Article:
Information for OPL Editors

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== Processing problems ==
 
== Processing problems ==
 
When new problems appear in a subject area, the appropriate editor should take the following steps.
 
When new problems appear in a subject area, the appropriate editor should take the following steps.
# Look at each problem in rendered form.  If there are any obvious problems (e.g., it does not render, or it references a particular textbook page), then it is skipped.
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# Look at each problem in rendered form.  If there are any obvious problems (e.g., it does not render, or it references a particular textbook page), then it is rejected.
# Run the problem through the error detection script (which tests several seeds to see if the problem generates an error).
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# Decide where the problem belongs in the OPL Taxonomy.  If the problem has tags, it can help point you in the right direction, but the final decision is up to the editor.
 
# Decide where the problem belongs in the OPL Taxonomy.  If the problem has tags, it can help point you in the right direction, but the final decision is up to the editor.
 
# Compare the problem to existing problems in that Subject/Chapter/Section:
 
# Compare the problem to existing problems in that Subject/Chapter/Section:
 
#* If the problem is essentially a duplicate of an existing problem, consider if one version is clearly better than the other.   
 
#* If the problem is essentially a duplicate of an existing problem, consider if one version is clearly better than the other.   
 
#**If the existing problem is just as good, keep it and reject the new problem.
 
#**If the existing problem is just as good, keep it and reject the new problem.
#**If the new one is better, copy it into the OPL, tag it, and make the existing problem a pointer to the new one.
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#**If the new one is better, mark it as accepted and send a "keep-kill" note to the Editor in chief so that the new problem is kept and the old problem redirects to the new one.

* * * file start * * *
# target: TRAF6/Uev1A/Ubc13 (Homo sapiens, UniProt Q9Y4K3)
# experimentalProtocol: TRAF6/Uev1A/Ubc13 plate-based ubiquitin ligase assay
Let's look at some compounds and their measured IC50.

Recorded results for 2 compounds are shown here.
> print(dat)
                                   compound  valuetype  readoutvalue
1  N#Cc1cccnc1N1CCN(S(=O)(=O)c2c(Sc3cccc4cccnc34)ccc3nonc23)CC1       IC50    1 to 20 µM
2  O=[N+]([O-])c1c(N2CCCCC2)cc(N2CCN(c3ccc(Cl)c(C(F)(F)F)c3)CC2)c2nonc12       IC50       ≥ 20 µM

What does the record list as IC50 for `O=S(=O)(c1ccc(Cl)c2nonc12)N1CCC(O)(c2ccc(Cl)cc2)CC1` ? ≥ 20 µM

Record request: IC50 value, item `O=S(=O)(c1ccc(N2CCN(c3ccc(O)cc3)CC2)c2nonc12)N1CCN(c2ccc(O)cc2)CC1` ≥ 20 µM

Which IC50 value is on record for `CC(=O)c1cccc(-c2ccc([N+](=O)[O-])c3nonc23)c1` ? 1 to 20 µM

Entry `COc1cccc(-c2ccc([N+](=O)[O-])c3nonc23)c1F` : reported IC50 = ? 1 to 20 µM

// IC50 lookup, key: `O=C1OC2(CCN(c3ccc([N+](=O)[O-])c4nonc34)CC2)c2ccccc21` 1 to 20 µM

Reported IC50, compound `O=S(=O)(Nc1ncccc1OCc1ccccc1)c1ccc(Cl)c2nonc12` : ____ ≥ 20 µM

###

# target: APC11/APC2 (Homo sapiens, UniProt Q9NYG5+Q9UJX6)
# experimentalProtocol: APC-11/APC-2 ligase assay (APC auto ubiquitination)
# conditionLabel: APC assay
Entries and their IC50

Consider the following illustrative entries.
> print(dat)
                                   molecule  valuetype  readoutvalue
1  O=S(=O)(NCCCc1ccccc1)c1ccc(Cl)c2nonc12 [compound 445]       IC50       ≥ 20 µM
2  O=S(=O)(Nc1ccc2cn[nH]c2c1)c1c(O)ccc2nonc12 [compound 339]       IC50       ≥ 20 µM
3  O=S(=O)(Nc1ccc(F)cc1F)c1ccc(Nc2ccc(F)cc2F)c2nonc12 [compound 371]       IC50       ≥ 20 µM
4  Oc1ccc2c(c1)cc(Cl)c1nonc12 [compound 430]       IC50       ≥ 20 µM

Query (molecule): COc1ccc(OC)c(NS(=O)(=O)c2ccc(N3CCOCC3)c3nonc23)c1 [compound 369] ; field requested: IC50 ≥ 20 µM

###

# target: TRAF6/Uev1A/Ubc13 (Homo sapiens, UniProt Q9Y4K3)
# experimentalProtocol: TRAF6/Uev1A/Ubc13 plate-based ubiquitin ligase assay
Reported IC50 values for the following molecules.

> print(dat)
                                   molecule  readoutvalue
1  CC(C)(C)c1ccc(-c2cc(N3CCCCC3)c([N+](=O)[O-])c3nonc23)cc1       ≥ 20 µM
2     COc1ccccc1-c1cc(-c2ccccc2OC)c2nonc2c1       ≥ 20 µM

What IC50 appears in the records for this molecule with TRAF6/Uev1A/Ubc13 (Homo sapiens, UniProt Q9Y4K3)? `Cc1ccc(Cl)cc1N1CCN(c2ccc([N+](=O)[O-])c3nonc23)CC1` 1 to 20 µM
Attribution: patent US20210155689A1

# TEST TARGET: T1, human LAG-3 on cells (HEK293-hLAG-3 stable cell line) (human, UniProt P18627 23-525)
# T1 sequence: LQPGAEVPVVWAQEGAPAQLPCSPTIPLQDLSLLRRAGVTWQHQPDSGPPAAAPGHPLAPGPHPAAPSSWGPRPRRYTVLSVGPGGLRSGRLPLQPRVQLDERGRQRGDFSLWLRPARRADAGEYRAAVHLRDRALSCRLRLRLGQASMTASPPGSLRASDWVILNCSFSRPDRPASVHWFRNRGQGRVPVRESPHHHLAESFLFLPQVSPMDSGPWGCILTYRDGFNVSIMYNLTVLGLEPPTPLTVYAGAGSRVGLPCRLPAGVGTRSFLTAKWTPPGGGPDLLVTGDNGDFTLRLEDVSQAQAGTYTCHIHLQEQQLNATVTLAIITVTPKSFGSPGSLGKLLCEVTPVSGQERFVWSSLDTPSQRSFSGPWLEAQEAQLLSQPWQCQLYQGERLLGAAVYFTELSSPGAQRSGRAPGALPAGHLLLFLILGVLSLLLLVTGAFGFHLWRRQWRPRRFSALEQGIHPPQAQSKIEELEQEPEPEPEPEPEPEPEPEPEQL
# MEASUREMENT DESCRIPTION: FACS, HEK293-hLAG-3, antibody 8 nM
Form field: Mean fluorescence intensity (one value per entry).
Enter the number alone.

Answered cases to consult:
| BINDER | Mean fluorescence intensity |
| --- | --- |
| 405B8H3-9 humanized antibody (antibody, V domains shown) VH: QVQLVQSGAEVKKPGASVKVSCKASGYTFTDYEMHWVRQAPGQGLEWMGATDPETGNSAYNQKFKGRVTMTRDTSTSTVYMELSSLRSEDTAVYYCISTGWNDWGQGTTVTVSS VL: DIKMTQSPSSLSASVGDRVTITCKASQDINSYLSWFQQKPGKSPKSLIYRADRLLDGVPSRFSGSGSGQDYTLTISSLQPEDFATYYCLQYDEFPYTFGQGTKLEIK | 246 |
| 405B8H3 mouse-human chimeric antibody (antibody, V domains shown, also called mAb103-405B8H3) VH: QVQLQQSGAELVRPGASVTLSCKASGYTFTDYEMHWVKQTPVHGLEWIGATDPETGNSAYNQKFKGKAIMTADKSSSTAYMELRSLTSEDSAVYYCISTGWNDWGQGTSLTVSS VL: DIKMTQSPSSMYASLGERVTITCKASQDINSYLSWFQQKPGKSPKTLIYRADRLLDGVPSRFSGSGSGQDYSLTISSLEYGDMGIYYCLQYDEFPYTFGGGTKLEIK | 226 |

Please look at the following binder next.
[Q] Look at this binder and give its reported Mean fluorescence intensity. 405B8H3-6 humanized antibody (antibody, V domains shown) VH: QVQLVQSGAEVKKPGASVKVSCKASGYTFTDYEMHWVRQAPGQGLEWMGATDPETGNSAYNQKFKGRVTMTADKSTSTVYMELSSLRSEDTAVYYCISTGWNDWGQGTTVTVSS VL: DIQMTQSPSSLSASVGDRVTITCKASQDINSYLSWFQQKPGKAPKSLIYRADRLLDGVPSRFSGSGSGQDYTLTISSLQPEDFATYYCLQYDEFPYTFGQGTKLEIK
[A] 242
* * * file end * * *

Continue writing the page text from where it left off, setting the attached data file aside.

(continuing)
#* If the problem is not a duplicate,  
 
#* If the problem is not a duplicate,  
#** Copy it into the OPL.
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#** Mark it as accepted.
#** Set the Subject/Chapter/Section and level tags.
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#** If necessary, set the Subject/Chapter/Section and level tags.
 
#** See if it belongs in a more-like-this group with existing problems.  If so, tag it as such.
 
#** See if it belongs in a more-like-this group with existing problems.  If so, tag it as such.
 
== Tools available ==
 
To help with the tasks above, editors have access to several shell scripts.
 
* keep-kill which takes to arguments on the command line which are paths to two WeBWorK problems.  Keywords and textbook tags from the second file are merged into the first one, and then the second file is turned into a pointer to the first.
 
* checkProblem.pl takes the path to a single WeBWorK problem, and runs several tests on it.
 

Revision as of 15:12, 30 December 2014

The OPL Editors oversee inclusion of new problems to the Open Problem Library (OPL). When problems are contributed, they are put in the Contrib directory of the Open Problem Library. It then falls to the editorial board to review problems and decide if some/all of them should be copied into the OPL. Each editor is responsible for a particular portion of the OPL.

Processing problems

When new problems appear in a subject area, the appropriate editor should take the following steps.

  1. Look at each problem in rendered form. If there are any obvious problems (e.g., it does not render, or it references a particular textbook page), then it is rejected.
  2. Decide where the problem belongs in the OPL Taxonomy. If the problem has tags, it can help point you in the right direction, but the final decision is up to the editor.
  3. Compare the problem to existing problems in that Subject/Chapter/Section:
    • If the problem is essentially a duplicate of an existing problem, consider if one version is clearly better than the other.
      • If the existing problem is just as good, keep it and reject the new problem.
      • If the new one is better, mark it as accepted and send a "keep-kill" note to the Editor in chief so that the new problem is kept and the old problem redirects to the new one.
    • If the problem is not a duplicate,
      • Mark it as accepted.
      • If necessary, set the Subject/Chapter/Section and level tags.
      • See if it belongs in a more-like-this group with existing problems. If so, tag it as such.
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